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Eating Disorders
→ characterized by severe disruptions in eating behavior that affect physical,
psychological, and social functioning.
DSM-5 Criteria for Binge Eating Disorder:
Recurrent episodes of binge eating; on average, at least once a week
for three months
Binge eating episodes include at least three of the following:
eating more rapidly than normal
eating until uncomfortably full
eating large amounts when not hungry
eating alone due to embarrassment about large food quantity
feeling disgusted, guilty, or depressed after the binge
No compensatory behavior is present
Binge-Eating Disorder
– Associated with obesity and history of dieting
Body mass index (BMI) > 30
– Not all obese people meet criteria for binge eating disorder
Must report binge eating episodes and a feeling of loss of control
over eating to qualify
Approximately 2-25% of obese may qualify
– Risk factors include:
Childhood obesity, early childhood weight loss attempts, having been
taunted about their weight, low self-concept, depression, and
childhood physical or sexual abuse
– Equally prevalent among Euro-, African-, Asian-, and Hispanic-Americans
Prognosis of
Binge-Eating Disorder
About 60% (between 25 and 82%) recover
Binge Eating Disorder is the most common and lasts the longest of the three
Eating Disorders
Lasts on average: 14.4 years
Anorexia Nervosa
DSM-5 Criteria:
1. Restriction of behaviors that promote healthy weight; body weight is
significantly below normal
BMI (Body Mass Index) less than 18.5 for adults
2. Intense fear of gaining weight and being fat
Can’t be ‘too thin’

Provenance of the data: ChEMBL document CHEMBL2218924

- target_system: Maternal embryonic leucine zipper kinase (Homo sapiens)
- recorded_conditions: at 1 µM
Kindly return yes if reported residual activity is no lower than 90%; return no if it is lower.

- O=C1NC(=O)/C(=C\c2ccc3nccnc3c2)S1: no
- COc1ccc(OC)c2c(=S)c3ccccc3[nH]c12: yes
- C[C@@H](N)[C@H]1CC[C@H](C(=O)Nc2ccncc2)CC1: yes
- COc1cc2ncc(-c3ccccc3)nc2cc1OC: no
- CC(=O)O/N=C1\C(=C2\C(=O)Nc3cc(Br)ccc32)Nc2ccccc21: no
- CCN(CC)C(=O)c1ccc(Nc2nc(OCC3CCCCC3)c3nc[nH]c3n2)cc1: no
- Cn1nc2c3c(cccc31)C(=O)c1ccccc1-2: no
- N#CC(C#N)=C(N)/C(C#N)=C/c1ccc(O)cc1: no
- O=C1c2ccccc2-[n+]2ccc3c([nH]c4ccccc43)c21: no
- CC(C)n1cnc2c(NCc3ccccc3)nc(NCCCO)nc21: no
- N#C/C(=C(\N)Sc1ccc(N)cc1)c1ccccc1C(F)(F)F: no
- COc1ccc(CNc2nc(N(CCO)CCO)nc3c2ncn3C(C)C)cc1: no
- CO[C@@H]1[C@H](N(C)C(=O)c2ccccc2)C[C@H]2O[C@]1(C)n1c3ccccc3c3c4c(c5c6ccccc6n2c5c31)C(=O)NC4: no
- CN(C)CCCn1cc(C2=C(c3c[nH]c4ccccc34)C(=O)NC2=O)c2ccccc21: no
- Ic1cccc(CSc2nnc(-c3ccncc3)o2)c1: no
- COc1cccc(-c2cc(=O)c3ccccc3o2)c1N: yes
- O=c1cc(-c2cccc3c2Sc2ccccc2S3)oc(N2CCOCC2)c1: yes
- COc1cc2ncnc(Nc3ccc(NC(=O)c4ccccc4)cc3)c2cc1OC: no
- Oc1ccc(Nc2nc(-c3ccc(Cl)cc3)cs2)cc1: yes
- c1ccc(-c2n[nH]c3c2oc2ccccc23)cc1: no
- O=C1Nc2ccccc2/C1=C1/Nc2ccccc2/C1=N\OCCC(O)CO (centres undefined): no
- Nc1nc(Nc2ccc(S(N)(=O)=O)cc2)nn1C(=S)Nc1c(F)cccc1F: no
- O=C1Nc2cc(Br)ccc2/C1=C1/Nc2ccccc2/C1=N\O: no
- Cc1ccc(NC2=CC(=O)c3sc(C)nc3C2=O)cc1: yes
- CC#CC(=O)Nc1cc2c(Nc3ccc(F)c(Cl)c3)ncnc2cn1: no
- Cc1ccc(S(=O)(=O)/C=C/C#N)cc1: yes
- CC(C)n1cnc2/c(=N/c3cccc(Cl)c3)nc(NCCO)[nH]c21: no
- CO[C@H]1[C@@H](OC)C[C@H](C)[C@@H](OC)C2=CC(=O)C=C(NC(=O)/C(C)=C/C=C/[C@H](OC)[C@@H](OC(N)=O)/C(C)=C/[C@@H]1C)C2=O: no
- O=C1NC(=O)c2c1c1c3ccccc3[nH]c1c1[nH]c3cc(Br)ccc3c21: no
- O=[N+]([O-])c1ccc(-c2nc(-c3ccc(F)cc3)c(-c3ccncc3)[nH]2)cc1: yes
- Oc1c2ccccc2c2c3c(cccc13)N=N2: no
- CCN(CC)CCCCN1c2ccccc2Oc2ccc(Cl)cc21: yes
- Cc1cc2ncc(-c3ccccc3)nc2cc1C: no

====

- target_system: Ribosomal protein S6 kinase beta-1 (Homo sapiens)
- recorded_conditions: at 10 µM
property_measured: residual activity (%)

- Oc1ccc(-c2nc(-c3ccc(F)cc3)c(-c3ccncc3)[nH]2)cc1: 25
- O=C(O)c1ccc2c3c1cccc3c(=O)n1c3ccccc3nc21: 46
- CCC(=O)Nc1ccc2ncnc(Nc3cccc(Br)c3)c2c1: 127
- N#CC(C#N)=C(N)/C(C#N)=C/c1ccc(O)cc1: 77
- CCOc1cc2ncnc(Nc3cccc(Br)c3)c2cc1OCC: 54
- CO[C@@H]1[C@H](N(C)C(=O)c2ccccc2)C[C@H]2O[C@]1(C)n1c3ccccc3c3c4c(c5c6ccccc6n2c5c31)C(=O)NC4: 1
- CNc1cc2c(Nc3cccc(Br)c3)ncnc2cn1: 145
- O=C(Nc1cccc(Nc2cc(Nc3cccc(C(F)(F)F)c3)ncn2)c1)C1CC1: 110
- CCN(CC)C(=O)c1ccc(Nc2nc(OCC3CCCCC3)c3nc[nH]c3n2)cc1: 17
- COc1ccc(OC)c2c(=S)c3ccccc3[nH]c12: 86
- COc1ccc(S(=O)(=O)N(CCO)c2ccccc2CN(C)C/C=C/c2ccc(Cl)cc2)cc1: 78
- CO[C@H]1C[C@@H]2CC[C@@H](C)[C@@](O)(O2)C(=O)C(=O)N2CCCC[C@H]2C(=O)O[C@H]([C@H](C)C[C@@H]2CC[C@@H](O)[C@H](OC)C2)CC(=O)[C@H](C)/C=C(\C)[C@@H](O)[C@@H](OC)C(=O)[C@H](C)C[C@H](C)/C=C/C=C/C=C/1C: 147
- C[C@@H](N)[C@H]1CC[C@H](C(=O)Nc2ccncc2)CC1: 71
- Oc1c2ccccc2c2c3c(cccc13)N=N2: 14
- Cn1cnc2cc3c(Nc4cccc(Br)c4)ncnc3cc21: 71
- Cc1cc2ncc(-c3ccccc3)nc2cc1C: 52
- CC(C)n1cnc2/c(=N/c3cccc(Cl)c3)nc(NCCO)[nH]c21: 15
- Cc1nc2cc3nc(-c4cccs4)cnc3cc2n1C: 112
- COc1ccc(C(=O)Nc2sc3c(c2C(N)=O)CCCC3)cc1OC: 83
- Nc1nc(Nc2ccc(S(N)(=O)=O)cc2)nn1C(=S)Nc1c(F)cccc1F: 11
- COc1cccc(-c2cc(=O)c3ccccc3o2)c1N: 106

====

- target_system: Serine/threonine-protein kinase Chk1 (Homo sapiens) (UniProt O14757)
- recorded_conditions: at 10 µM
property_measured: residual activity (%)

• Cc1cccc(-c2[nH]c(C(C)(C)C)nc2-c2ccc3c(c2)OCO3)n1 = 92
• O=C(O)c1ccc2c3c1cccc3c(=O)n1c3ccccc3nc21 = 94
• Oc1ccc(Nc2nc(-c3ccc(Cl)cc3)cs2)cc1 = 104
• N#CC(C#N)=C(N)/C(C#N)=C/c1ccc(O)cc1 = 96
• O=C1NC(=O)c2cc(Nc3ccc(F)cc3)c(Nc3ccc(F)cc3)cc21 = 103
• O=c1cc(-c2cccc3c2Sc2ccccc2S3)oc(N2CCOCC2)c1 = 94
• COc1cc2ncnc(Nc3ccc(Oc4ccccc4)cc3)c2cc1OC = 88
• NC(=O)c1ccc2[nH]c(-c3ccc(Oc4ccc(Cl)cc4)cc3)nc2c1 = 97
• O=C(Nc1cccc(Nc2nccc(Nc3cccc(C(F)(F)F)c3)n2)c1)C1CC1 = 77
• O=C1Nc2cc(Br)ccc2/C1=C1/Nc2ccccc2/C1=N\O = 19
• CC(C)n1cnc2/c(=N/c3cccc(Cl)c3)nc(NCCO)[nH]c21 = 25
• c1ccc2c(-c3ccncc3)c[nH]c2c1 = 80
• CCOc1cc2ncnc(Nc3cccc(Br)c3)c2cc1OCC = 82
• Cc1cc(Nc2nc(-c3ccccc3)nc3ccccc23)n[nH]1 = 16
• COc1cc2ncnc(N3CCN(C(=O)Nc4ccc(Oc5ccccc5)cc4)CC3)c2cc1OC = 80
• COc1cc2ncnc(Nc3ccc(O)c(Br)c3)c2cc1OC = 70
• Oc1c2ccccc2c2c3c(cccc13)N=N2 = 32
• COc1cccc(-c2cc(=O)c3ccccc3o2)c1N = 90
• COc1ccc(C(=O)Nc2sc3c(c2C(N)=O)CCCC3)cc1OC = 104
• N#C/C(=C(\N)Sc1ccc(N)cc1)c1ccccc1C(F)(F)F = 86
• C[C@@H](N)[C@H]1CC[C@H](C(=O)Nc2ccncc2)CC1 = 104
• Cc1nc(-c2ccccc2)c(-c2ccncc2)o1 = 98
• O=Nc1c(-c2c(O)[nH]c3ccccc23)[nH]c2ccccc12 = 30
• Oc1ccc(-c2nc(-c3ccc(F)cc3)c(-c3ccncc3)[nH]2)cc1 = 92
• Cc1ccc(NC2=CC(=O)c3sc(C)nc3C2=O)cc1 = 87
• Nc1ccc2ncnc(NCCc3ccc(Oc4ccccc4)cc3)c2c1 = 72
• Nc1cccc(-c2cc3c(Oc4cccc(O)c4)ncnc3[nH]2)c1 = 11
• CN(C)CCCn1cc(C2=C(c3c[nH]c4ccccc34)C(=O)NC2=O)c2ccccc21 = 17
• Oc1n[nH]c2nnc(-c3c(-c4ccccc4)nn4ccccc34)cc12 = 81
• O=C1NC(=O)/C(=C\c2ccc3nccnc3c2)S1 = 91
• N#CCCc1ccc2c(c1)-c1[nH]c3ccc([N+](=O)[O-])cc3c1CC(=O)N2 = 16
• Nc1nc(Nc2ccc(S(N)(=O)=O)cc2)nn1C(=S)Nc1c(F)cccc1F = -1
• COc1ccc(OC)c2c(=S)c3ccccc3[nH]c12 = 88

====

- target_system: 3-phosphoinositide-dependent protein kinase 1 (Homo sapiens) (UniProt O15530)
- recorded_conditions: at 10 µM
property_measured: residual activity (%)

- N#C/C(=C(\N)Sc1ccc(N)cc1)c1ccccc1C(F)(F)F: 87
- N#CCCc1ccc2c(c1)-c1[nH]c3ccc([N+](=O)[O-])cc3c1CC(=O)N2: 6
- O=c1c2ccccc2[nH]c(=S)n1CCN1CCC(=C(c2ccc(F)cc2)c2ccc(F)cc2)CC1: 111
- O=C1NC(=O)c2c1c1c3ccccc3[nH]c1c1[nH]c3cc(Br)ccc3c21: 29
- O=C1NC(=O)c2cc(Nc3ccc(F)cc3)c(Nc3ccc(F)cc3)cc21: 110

3. Distorted body image or sense of body shape
Feel “fat” even when emaciated
(Amenorrhea not required for diagnosis)
DSM-5 Criteria for Anorexia Nervosa
A. Restriction of energy intake relative to requirements, leading to a
significantly low body weight in the context of age, sex, developmental
trajectory, and physical health. Significantly low weight is defined as a
weight that is less than minimally normal or, for children and adolescents,
less than that minimally expected.
B. Intense fear of gaining weight or of becoming fat, or persistent behavior
that interfere with weight gain, even though at a significantly low weight.
C. Disturbance in the way in which one’s body weight or shape is experienced,
undue influence of body weight or shape on self-evaluation, or persistent
lack of recognition of the seriousness of the current low body weight.
Restricting type
Binge-eating/purging type
DSM-5 Criteria for Anorexia Nervosa
A. Restriction of energy intake relative to requirements, leading to a
significantly low body weight in the context of age, sex, developmental
trajectory, and physical health. Significantly low weight is defined as a
weight that is less than minimally normal or, for children and adolescents,
less than that minimally expected.
B. Intense fear of gaining weight or of becoming fat, or persistent behavior
that interfere with weight gain, even though at a significantly low weight.